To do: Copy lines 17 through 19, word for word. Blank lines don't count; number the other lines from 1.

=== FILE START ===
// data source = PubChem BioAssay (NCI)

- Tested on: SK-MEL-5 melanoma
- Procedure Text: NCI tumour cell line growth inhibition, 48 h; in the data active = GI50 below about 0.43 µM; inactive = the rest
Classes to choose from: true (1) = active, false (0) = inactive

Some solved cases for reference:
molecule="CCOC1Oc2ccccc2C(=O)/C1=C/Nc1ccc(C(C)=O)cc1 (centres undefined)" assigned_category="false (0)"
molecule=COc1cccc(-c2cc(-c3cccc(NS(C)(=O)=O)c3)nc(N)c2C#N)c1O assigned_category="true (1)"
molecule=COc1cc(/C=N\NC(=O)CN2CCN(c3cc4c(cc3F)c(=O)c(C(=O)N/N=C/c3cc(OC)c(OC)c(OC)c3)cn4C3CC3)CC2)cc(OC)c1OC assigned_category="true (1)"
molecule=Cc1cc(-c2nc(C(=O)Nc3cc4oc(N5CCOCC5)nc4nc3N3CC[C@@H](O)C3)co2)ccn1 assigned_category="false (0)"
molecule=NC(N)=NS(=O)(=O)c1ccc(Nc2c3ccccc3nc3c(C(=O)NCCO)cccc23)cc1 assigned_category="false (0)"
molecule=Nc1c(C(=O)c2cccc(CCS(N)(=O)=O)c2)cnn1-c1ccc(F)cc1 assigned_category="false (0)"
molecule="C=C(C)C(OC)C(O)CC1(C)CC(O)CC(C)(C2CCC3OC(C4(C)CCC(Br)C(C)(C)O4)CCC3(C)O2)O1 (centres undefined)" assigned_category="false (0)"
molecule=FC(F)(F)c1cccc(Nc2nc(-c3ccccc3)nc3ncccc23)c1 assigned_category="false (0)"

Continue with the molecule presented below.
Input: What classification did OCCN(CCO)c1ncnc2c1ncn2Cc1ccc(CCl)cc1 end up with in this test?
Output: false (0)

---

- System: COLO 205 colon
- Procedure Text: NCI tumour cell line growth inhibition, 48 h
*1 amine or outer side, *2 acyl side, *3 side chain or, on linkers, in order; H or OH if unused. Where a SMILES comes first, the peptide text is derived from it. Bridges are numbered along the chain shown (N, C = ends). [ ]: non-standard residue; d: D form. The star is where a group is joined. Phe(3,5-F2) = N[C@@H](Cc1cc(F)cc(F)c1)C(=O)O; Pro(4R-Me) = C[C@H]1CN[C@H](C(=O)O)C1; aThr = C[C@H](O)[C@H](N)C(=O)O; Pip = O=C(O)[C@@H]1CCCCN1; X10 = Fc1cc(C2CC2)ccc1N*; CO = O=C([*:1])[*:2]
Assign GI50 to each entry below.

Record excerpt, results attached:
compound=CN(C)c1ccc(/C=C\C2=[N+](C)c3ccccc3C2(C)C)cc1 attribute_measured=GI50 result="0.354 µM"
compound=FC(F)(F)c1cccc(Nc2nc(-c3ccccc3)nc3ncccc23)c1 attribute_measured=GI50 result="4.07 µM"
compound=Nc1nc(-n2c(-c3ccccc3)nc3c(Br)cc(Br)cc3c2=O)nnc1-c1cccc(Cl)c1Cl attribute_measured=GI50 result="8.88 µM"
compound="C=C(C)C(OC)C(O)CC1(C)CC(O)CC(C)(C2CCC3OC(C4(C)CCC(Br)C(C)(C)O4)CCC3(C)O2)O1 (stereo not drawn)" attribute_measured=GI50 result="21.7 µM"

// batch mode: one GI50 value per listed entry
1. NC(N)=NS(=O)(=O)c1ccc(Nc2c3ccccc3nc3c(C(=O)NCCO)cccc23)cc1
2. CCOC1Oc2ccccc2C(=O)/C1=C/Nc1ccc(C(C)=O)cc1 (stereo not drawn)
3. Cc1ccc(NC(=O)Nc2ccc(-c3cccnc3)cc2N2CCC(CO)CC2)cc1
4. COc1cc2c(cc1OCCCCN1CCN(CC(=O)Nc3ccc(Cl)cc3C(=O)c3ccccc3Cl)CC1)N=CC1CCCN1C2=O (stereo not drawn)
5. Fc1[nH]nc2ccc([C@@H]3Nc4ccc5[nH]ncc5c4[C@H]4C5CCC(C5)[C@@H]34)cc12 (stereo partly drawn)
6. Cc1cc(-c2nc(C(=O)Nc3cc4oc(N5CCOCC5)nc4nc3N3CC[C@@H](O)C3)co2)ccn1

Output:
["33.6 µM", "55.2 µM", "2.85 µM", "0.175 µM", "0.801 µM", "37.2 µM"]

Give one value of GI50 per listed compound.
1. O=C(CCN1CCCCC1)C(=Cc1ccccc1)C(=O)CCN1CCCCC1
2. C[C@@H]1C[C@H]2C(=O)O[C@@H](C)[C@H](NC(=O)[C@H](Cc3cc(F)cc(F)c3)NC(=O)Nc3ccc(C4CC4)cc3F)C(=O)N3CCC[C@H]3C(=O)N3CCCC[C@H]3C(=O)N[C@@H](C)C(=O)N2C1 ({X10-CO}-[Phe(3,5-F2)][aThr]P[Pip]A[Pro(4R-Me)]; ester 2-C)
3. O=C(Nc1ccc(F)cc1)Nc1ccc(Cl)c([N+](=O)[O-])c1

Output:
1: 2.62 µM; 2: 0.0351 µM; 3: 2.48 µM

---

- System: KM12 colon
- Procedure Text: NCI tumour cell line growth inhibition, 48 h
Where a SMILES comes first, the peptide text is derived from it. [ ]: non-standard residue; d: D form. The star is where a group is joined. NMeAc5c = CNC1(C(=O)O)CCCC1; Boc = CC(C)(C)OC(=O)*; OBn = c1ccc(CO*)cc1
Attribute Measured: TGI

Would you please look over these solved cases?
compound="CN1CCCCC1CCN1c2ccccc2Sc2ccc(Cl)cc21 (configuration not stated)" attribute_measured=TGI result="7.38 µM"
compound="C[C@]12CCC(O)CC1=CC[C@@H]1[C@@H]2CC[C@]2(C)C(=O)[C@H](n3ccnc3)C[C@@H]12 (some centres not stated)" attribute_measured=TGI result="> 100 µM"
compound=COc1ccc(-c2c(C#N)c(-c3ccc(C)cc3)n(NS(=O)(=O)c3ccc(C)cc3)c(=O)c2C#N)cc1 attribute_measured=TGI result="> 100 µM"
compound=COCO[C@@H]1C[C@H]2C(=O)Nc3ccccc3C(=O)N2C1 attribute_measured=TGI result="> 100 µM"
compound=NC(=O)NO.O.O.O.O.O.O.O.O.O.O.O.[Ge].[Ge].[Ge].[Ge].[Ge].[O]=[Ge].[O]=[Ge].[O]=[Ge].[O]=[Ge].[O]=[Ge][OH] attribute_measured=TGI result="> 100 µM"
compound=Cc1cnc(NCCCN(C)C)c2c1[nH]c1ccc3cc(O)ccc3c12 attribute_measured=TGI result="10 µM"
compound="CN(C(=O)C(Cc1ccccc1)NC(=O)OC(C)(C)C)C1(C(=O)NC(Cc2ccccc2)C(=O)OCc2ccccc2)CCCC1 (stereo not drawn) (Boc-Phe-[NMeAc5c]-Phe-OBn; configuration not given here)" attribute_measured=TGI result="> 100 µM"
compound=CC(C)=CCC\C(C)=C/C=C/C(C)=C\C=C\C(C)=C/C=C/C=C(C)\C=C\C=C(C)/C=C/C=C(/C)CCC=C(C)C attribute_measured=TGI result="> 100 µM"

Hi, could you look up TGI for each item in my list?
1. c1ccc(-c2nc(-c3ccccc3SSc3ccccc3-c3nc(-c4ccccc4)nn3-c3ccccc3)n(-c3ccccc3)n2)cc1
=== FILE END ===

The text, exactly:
---

- System: COLO 205 colon
- Procedure Text: NCI tumour cell line growth inhibition, 48 h